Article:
d. Midway
(1) June 1942 marked the turning point of the war as the Japanese were handed a severe defeat in the battle of Midway. The main reason that allied forces were victorious was that prior to this battle allied intelligence had broken the secret Japanese communication codes. This aided allied command to anticipate movement and location of enemy ships.

(2) Marine Major Lofton R. Henderson led the first wave of striking aircraft from Midway. Only half of the planes made it back to Midway after scoring no hits. Major Henderson was shot down and killed in the engagement. At the same time that the Marines were attacking the Japanese navy, their own bombers were attacking Midway. The Japanese thinking that they destroyed the bulk of the American defenses were planning another air attack against the island, however, they would never get off the decks of their carriers. The American war planes dove out of the skies completely surprising the Japanese and began to decimate the Japanese fleet.

(3) In this epic sea engagement, the Japanese lost 4 aircraft carriers, 2 large cruisers, and the bulk of their aircraft including their experienced pilots. This battle demonstrated that fighter bombers, and attack aircraft from carriers properly utilized, could defeat a superior surface force.

a. The term "island hopping campaign" describes the strategy used by Marines to make 63 amphibious landings during WWII. The Marines' mission tasked them to literally dig the enemy out of their fighting holes, caves, bunkers and pillboxes. Teamwork, discipline, pride, esprit de corps, and in many cases, sheer guts won these battles. Not once did we fail to take an objective.

(1) Guadalcanal
(a) On 7 August 1942, the first Marine offensive battle began. The First Marine Division made an amphibious landing at Guadalcanal, code named "Cactus". What followed was to be some of the longest and most bitter fighting in WWII for the Marines.

(b) For almost six months, we fought not only the Japanese ground forces but also attacks by air and sea. We were to fight through steaming jungles and over mountainous terrain. One of the first objectives was the airfield on the southern end of Guadalcanal.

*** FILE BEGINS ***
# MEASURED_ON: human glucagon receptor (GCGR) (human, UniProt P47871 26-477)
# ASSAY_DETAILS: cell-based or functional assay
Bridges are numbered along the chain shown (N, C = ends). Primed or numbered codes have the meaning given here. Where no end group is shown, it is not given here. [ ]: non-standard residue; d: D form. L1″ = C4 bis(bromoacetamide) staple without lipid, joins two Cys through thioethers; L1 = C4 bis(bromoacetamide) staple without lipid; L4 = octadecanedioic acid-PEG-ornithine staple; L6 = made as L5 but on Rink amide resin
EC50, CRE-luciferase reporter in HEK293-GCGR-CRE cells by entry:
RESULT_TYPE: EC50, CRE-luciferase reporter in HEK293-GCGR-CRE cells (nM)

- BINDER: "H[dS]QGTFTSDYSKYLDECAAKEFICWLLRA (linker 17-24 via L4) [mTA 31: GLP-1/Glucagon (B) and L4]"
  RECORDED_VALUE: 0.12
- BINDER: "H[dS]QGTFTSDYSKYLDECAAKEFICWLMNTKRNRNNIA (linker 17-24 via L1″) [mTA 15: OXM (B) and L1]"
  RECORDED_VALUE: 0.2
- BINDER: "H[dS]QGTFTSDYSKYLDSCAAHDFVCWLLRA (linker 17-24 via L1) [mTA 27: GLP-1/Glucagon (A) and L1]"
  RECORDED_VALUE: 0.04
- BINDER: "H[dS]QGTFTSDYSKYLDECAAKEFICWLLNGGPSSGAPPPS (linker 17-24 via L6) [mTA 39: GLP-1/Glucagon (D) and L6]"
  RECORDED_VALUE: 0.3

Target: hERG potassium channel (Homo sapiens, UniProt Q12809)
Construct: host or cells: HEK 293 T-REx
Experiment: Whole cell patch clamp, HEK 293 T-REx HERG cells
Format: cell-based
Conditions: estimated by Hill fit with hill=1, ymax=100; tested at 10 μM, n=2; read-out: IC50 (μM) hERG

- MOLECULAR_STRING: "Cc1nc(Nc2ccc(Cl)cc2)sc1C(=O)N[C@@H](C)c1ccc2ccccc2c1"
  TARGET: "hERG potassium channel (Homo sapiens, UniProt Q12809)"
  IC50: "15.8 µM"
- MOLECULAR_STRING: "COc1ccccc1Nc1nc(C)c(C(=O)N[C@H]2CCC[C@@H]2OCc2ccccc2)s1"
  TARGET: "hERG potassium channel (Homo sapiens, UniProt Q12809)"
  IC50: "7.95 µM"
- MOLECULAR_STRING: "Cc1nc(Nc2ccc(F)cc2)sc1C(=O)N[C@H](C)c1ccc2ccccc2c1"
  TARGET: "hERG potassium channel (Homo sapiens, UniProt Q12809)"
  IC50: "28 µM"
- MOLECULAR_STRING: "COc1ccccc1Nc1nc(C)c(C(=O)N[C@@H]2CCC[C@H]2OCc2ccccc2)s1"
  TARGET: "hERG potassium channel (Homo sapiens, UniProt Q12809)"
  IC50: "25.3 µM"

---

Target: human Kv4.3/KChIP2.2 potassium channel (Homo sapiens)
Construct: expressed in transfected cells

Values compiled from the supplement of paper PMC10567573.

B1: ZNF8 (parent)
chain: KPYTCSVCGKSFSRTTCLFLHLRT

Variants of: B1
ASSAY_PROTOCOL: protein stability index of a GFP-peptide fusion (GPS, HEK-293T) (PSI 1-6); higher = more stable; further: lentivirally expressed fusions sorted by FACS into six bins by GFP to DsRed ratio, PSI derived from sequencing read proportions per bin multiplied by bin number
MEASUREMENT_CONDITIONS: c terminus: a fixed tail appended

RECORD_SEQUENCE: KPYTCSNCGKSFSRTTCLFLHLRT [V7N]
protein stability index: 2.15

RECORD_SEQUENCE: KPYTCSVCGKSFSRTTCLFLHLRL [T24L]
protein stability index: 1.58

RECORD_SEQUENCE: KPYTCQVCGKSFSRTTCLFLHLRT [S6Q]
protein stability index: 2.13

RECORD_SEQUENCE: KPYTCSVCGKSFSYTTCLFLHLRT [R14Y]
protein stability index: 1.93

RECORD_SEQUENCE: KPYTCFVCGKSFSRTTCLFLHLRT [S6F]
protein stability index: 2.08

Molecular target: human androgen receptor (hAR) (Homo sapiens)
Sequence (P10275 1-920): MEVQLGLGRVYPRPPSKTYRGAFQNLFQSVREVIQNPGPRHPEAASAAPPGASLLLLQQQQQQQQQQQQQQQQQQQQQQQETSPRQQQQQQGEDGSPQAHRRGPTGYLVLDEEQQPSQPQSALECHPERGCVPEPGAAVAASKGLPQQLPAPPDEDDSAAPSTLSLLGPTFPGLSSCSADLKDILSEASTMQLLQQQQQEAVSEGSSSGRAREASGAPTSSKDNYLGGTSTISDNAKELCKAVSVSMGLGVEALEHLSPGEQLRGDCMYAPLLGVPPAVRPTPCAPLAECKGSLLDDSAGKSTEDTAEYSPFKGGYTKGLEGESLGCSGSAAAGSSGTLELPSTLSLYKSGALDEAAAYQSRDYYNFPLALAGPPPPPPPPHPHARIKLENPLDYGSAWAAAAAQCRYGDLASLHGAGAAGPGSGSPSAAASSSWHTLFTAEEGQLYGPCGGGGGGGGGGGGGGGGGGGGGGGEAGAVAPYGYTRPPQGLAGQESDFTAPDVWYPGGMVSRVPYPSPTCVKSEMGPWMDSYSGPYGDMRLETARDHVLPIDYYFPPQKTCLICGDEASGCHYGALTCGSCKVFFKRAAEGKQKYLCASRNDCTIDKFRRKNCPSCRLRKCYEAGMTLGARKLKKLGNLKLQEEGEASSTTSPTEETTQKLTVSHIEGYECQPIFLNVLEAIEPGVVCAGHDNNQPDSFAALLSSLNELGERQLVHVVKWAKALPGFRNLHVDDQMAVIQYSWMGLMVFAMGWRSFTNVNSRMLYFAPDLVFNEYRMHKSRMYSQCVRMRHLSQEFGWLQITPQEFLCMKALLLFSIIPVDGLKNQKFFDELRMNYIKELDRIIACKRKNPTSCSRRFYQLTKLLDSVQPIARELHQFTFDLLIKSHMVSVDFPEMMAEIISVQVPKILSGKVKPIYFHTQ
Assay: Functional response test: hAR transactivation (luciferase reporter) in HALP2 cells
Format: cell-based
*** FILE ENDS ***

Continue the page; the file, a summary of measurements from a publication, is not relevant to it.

(c) Two days after the initial assault, the airfield at Guadalcanal was captured and named Henderson Field after Major Lofton R. Henderson who was killed in the battle of Midway. After the first three days of American occupation of guadalcanal the U. S. Navy left the ill equipped Marines on the island, fearing the Japanese Navy would launch an attack on them. On 20 August units of the First Marine Aircraft Wing arrived on the island with 19 fighters and 12 dive bombers. The pilots would operate from Henderson Field and be known as the "Cactus Air Field." The First Marine Division now had direct air support. Under the cover of darkness, the Japanese would land thousands of reinforcements, who would fanatically come screaming out of the jungle at the Marines positions; these attacks would be known as Banzai attacks.

(d) By February of 1943, the Marines had full control of Guadalcanal and could not concentrate on the offensive in the Pacific. Lt.Col. Lewis B. (Chesty) Puller of 1st Battalion, 7th Marines won his third Navy Cross. He was also the only officer in the battalion to have previous combat experience.

(e) Sgt. John Basilone was awarded the Medal of Honor for his heroism and conspicuous gallantry in action against Japanese forces on Guadalcanal. Sgt. Basilone on October 24th and 25th replaced a gun crew/emplacement during intense enemy fire and continually worked up and down the line to keep all of his guns firing. Later during the engagement, with his gun crews running out of much needed shells, Sgt. Basilone would cross the enemy line and retrieve the ammunition under continuous enemy fire. Sgt. Basilone's actions alone contributed to the virtual annihilation of a Japanese Regiment. Sgt. Basilone would later lose his life fighting with the Marines on the island of Iwo Jima. (MCCS .02.02d)

(2) Tarawa
(a) The island of Betio belonged to a group of islands called Tarawa from which the battle took its name. The islands consisted of low-lying coral formations surrounded by reefs nearly 1,000 yards in width. Japanese labor and ingenuity had converted the island into a fortress. It was strongly fortified and heavily garrisoned. Consider this: there were over 4,800 Japanese on Tarawa manning 32 large coastal artillery pieces, 106 machine guns, and 14 tanks.